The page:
VietNamNet Bridge – One of the aims of state-owned enterprise (SOE) reform is to streamline enterprises’ operations, but they continue to expand.
One case is Vinashin, the formerly well-known shipbuilding company, which has disappeared from the news bulletins and ministries’ reports. With only one decision in October 2013 from the Ministry of Transport, Vinashin, (Vietnam Shipbuilding Industry Group), a giant shipbuilder, was turned into SBIC, the Shipbuilding Industry Corporation, with a smaller operating scale.
Vinashin turned smaller just as it had become larger 10 years ago, when the government decided that it needed to become an economic group, not just a corporation.
SBIC today, in reality, is nothing more than Vinashin in both concept and financial nature.
SBIC now has eight subsidiaries, the shipbuilding yards which were once the key businesses of Vinashin.
By the end of 2014, the number of SBIC’s subsidiaries had decreased by 97, and the corporation still had 155 subsidiaries to undergo mandatory restructure.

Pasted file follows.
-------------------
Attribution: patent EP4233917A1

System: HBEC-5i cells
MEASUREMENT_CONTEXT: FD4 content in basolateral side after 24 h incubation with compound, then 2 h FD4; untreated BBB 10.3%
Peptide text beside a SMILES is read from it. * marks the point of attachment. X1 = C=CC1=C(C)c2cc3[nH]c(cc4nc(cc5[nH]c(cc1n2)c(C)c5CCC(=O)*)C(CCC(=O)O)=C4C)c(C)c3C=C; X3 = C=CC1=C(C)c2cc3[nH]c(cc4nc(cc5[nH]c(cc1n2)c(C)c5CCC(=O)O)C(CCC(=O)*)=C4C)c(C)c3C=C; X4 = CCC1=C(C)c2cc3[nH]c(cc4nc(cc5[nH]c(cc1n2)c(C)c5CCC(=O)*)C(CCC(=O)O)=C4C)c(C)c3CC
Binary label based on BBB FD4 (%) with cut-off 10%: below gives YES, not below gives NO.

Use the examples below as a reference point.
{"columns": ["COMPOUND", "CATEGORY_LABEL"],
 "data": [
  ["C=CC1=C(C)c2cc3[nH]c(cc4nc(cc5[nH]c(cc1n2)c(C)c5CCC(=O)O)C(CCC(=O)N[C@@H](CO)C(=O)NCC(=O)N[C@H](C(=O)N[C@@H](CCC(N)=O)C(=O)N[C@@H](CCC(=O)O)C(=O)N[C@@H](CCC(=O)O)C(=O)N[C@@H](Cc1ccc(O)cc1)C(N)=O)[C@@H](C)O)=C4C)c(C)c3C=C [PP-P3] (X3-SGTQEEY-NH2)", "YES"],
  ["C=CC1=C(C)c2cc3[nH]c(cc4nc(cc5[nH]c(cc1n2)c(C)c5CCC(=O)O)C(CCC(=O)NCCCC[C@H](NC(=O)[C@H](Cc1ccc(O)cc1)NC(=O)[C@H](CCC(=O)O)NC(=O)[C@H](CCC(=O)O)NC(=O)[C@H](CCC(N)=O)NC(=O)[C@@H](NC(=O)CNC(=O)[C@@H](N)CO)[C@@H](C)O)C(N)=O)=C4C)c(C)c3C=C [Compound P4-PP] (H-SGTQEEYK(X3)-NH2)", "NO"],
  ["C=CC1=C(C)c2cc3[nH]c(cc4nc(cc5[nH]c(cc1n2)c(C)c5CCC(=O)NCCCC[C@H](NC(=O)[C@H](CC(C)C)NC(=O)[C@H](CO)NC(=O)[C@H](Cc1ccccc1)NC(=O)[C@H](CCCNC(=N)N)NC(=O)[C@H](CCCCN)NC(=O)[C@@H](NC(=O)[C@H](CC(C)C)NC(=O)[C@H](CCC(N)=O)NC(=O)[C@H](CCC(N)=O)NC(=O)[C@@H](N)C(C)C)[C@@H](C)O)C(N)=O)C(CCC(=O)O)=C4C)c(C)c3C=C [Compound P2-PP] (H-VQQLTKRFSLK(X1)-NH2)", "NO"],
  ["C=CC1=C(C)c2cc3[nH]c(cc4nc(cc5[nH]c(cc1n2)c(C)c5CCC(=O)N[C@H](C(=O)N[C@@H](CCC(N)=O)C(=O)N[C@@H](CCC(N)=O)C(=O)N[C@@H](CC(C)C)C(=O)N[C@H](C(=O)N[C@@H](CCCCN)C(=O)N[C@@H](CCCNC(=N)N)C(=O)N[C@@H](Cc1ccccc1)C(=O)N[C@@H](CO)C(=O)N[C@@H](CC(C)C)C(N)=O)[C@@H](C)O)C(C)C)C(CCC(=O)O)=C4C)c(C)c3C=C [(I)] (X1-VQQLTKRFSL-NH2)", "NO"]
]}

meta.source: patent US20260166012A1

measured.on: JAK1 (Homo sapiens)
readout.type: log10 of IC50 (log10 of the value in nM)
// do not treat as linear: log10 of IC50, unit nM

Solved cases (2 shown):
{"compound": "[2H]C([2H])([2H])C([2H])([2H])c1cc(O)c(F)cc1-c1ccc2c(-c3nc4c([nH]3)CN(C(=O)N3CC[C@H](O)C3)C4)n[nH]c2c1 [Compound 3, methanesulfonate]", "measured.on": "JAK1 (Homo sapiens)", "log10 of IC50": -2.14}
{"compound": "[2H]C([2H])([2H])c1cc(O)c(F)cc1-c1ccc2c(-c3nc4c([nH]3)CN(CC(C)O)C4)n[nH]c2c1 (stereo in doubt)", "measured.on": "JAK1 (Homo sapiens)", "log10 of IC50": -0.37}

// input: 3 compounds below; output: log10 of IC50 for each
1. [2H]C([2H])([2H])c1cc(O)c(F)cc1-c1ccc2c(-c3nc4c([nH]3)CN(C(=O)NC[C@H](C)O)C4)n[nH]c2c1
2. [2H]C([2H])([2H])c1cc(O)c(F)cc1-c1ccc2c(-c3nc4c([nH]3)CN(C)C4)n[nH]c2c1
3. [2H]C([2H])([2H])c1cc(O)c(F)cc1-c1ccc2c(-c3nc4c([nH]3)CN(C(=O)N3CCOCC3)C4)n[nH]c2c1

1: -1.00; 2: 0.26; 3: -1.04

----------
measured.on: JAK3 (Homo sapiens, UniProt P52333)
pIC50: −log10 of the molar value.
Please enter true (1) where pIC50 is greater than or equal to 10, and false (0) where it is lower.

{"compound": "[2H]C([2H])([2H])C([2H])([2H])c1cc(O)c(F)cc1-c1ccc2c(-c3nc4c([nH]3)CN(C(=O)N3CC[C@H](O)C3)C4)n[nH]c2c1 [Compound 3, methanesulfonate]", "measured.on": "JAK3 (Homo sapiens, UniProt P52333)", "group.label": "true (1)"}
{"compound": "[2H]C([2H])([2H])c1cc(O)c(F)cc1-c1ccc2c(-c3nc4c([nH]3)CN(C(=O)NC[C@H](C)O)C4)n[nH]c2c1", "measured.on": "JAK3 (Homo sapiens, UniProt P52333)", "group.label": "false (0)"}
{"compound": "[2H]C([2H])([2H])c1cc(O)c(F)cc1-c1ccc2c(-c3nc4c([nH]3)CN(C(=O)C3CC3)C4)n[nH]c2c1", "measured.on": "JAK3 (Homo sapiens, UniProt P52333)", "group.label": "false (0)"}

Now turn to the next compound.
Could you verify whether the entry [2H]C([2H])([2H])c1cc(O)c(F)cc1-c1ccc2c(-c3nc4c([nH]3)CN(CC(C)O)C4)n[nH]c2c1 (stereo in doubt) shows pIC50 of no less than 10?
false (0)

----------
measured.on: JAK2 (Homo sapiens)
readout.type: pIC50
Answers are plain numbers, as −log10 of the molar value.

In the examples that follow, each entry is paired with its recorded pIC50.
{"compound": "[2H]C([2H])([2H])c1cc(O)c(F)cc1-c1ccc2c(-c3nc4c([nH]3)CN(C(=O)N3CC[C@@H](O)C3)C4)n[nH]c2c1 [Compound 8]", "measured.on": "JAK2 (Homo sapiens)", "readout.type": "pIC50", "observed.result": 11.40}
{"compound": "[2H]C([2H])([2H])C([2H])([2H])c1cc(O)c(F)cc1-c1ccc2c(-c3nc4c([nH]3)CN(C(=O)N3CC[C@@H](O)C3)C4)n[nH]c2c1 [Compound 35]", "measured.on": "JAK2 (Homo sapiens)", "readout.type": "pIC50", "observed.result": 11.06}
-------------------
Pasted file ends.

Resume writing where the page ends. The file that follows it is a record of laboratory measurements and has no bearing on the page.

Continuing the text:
SBIC’s chair Nguyen Ngoc Su said at a conference this year that the corporation’s financial restructuring is a heavy task and that it is not as easy as initially thought.
SBIC is not alone. Many other state-owned economic groups are also at a standstill in their restructuring process. A report from CIEM showed that state-owned economic groups’ scale continues to expand. Fifteen out of the 20 Vietnamese largest enterprises are SOEs.
The report also pointed out that SOEs are still dominant in many key business fields of the economy.
They make 99 percent of total fertilizer output, exploit 97 percent of coal, and are responsible for 94 percent of electricity & gas output, 91 percent of the telecommunications sector and 88 percent of the insurance sector.
State-owned economic groups and general corporations by the end of 2013, had total assets of VND2,600 trillion, or 92 percent of the total assets of SOEs, according to a government report.
In 2001, Vietnam had 5,650 wholly owned SOEs with total capital of VND130 trillion. By 2013, the number of enterprises had fallen to below 1,000, but the capital had increased by 10 times.
Pham Viet Muon, former deputy head of the Steering Committee on Enterprise Renovation, who devoted himself to SOE reform for over 20 years, said the number of 100 percent SOEs would decrease, but their position and role in the national economy would remain the same.
Muon said it was difficult to sell just 20 percent of the massive VND1,300 trillion in the next five years.
“Nothing will change with the state economic sector if SOEs are still considered the core force of the national economy,” he said.
Đăng ký: VietNam News